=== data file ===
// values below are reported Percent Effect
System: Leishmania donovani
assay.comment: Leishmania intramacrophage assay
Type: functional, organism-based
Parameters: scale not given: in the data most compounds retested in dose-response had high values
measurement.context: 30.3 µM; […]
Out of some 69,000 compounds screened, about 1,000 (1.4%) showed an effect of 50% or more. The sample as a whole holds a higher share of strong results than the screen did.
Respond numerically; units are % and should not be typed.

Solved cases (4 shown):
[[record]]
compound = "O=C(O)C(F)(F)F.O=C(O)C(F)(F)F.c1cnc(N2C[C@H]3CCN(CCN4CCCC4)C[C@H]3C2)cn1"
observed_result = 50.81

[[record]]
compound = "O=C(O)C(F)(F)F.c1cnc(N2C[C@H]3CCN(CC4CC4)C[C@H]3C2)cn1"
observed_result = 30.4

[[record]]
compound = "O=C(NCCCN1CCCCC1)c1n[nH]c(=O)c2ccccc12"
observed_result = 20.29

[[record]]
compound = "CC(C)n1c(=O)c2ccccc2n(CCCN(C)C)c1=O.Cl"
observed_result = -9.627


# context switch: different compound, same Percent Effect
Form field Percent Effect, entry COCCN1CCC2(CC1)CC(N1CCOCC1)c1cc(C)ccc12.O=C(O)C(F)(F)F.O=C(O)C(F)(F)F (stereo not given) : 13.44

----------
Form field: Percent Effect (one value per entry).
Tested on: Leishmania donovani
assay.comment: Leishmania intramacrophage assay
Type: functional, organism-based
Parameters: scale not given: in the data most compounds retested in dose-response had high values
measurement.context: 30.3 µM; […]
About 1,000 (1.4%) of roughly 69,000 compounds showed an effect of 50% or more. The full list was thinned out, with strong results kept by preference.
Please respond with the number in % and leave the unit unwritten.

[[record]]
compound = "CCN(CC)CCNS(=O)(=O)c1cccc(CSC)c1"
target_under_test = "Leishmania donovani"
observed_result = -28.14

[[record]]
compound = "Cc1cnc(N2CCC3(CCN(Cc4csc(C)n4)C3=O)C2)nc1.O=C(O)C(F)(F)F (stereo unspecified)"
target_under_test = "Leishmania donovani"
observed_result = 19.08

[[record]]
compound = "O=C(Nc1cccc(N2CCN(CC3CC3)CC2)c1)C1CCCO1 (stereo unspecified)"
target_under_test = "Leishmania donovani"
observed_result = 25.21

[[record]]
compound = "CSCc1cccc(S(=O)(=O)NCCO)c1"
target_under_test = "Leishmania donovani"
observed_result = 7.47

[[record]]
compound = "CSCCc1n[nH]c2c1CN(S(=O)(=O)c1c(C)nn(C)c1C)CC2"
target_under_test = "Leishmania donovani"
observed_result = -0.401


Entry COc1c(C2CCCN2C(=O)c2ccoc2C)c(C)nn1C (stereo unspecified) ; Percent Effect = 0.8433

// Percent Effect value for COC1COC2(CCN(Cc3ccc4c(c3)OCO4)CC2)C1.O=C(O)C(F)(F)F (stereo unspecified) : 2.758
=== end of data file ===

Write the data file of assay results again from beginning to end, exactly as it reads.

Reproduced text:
// values below are reported Percent Effect
System: Leishmania donovani
assay.comment: Leishmania intramacrophage assay
Type: functional, organism-based
Parameters: scale not given: in the data most compounds retested in dose-response had high values
measurement.context: 30.3 µM; […]
Out of some 69,000 compounds screened, about 1,000 (1.4%) showed an effect of 50% or more. The sample as a whole holds a higher share of strong results than the screen did.
Respond numerically; units are % and should not be typed.

Solved cases (4 shown):
[[record]]
compound = "O=C(O)C(F)(F)F.O=C(O)C(F)(F)F.c1cnc(N2C[C@H]3CCN(CCN4CCCC4)C[C@H]3C2)cn1"
observed_result = 50.81

[[record]]
compound = "O=C(O)C(F)(F)F.c1cnc(N2C[C@H]3CCN(CC4CC4)C[C@H]3C2)cn1"
observed_result = 30.4

[[record]]
compound = "O=C(NCCCN1CCCCC1)c1n[nH]c(=O)c2ccccc12"
observed_result = 20.29

[[record]]
compound = "CC(C)n1c(=O)c2ccccc2n(CCCN(C)C)c1=O.Cl"
observed_result = -9.627


# context switch: different compound, same Percent Effect
Form field Percent Effect, entry COCCN1CCC2(CC1)CC(N1CCOCC1)c1cc(C)ccc12.O=C(O)C(F)(F)F.O=C(O)C(F)(F)F (stereo not given) : 13.44

----------
Form field: Percent Effect (one value per entry).
Tested on: Leishmania donovani
assay.comment: Leishmania intramacrophage assay
Type: functional, organism-based
Parameters: scale not given: in the data most compounds retested in dose-response had high values
measurement.context: 30.3 µM; […]
About 1,000 (1.4%) of roughly 69,000 compounds showed an effect of 50% or more. The full list was thinned out, with strong results kept by preference.
Please respond with the number in % and leave the unit unwritten.

[[record]]
compound = "CCN(CC)CCNS(=O)(=O)c1cccc(CSC)c1"
target_under_test = "Leishmania donovani"
observed_result = -28.14

[[record]]
compound = "Cc1cnc(N2CCC3(CCN(Cc4csc(C)n4)C3=O)C2)nc1.O=C(O)C(F)(F)F (stereo unspecified)"
target_under_test = "Leishmania donovani"
observed_result = 19.08

[[record]]
compound = "O=C(Nc1cccc(N2CCN(CC3CC3)CC2)c1)C1CCCO1 (stereo unspecified)"
target_under_test = "Leishmania donovani"
observed_result = 25.21

[[record]]
compound = "CSCc1cccc(S(=O)(=O)NCCO)c1"
target_under_test = "Leishmania donovani"
observed_result = 7.47

[[record]]
compound = "CSCCc1n[nH]c2c1CN(S(=O)(=O)c1c(C)nn(C)c1C)CC2"
target_under_test = "Leishmania donovani"
observed_result = -0.401


Entry COc1c(C2CCCN2C(=O)c2ccoc2C)c(C)nn1C (stereo unspecified) ; Percent Effect = 0.8433

// Percent Effect value for COC1COC2(CCN(Cc3ccc4c(c3)OCO4)CC2)C1.O=C(O)C(F)(F)F (stereo unspecified) : 2.758